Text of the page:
After Fleming discovered that this mold could kill (some) bacteria while leaving human cells unharmed, people wondered just how it worked. Lots of science and about 40 years later, it became clear that penicillin disabled a bacterial protein, which was immediately named “penicillin binding protein”. But that’s totally unfair to the protein. It did its job, which turns out to be linking chains in the cell wall, long before penicillin came around. The fact that penicillin could distract the protein, leaving weak cell walls which would break like a burst like a levee under stress, is hardly a definitive feature of the protein itself. And now when these bacteria are studied with absolutely no penicillin around, a key enzyme is named after its number one enemy.

It’s like calling Lou Gherig the “amyotrophic lateral sclerosis binding man” or your brain “stroke-bait.” Just rude.

I think that’s why acronyms are so popular in the biology literature, why all the papers talk about PBP instead of penicillin binding protein. By dropping any pretense at description, “PBP” attempts to specify without prejudice about form or function or meaning. Unfortunately, this can make reading biology (and corporate reports) a pretty surreal experience, when PBP coactivates PPARy in the ARC complex.

Objectively and ahistorically yours,


Grandpa’s genes

3 gen Batson men

Are you genetically related to your grandfather?

I know I am. I’m male, so my Y-chromosome came from my dad (left). And he’s male too, so his Y-chromosome came from his dad (right).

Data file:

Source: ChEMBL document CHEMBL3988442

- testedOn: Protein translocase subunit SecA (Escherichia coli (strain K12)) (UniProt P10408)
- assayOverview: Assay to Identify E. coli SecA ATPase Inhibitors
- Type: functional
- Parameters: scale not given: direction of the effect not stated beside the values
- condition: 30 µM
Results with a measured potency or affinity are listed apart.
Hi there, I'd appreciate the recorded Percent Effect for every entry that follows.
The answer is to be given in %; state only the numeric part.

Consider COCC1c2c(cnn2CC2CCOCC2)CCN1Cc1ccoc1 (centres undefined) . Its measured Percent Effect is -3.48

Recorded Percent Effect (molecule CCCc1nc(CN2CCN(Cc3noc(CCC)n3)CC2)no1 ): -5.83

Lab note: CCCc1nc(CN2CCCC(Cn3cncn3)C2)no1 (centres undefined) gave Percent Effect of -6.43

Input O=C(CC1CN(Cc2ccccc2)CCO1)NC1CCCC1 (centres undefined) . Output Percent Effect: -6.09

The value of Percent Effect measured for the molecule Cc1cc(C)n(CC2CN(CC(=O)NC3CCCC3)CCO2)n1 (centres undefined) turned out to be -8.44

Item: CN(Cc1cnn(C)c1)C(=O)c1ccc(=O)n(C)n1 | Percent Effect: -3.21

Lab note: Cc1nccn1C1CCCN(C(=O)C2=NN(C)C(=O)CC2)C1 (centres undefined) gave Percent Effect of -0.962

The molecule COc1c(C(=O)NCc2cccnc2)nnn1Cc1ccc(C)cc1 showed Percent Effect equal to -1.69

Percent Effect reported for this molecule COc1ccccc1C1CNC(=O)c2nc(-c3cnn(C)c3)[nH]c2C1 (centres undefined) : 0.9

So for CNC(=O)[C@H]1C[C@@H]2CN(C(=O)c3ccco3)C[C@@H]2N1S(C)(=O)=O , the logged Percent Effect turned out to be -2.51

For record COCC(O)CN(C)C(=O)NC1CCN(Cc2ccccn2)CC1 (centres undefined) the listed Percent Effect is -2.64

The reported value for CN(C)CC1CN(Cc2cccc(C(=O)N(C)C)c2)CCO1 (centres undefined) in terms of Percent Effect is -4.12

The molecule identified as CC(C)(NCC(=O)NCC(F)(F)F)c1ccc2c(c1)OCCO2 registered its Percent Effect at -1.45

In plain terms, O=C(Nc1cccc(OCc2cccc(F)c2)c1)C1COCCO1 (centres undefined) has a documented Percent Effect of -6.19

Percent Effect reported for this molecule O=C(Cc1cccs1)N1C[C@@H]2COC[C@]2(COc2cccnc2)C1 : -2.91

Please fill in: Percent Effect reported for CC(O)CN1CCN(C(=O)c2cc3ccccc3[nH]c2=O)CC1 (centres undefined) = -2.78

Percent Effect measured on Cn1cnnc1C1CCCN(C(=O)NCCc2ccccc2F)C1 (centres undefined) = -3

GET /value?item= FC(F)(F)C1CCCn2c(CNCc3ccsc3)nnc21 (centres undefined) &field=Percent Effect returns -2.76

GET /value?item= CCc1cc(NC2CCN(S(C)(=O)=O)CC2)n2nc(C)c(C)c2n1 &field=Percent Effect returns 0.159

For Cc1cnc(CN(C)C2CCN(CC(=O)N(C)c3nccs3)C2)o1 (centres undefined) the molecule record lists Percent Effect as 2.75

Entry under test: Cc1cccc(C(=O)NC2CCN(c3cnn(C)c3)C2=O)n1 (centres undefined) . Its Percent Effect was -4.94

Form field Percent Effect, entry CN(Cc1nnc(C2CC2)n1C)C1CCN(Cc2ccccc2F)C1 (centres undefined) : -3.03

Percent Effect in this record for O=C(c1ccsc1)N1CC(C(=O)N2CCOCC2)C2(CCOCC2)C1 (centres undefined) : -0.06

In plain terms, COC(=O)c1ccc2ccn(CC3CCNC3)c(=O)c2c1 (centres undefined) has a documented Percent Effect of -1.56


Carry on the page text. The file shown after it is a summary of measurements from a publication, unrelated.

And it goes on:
But I’m getting worried about my sister. I know she got an X from dad, which was grandma’s to start. There were 22 other chromosomes in the lucky spermatozoon which fertilized the egg which became her first cell. Each of those were picked at random–a 50% chance it came from grandma and a 50% chance it came from grandpa. Could they all have come from grandma? Could she have missed all 22 chances at inheriting grandpa’s genes? It’s not super likely–the probability is 1/2^{22}, or about one in four million.

But there are ~160 million women in America–could it be that 40 of them are unrelated to their biological grandfather?

I thought so, until I remembered chromosomal crossover–the dance where your genes do-si-do. Before the climactic moment of meiosis, when all of my dad’s chromosome pairs lined up, then got yanked into two bunches (one of which begat my sister), before that, both sets of grandparental chromosomes were hanging out together. On occasion, they would swap pieces (when called to do so by recombinase proteins).

Hoping to preserve the idea that there might be these 40 pseudo-granddaughters wandering around, I checked out just how often. According to a genetical study of a few hundred icelandic families, between generations there is a one percent chance of a crossover in each stretch of a million DNA base pairs. There are about 3 billion base pairs in the genome, so this makes a no-crossover generation pretty unlikely; one in a trillion zone. So maybe this has happened to an ant, but never to a human.

Takeaway: for better or worse, you are related to your relatives.